I'm seeing things and learning things that I wouldn't normally have done without caching. With the limitations that the back has put on me I really like the locationless and virtual caches. So those would be great for me.

 

I'm not big into the major hikes. Won't be doing any 4.5 or 5's but have attempted a couple 3.5s. One of them should have been a 4.5 for terrain.

 

So if you will place it I will look for it. I just love this sport. Only wish I could get more family members into it. I think it might help them as well.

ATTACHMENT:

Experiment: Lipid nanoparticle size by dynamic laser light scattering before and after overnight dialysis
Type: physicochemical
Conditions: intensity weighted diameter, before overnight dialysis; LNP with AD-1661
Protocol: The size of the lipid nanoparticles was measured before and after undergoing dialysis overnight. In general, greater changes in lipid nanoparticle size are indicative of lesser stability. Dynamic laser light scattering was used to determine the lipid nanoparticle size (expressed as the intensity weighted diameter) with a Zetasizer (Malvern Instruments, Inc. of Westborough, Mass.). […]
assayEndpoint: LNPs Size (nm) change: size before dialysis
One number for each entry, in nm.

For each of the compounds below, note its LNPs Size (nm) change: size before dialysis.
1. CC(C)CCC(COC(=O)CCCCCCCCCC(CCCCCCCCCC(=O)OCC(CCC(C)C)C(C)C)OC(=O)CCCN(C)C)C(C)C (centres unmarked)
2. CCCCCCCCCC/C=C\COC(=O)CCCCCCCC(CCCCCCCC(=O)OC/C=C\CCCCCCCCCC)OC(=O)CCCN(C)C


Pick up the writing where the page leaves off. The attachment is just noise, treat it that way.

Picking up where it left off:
So I guess it really is about reclaiming my life and I'm enjoying it!!!!

Edited by Momyar
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For me, I've always enjoyed Hiking and this gave me something new to do in areas where I had gotten bored wandering around. Now, with my kids helping, it has given me another opportunity to pass down the orienteering skills I was taught by my father.

 

And so the tradition continues...

 

-qor72 de-lurking.... :laughing: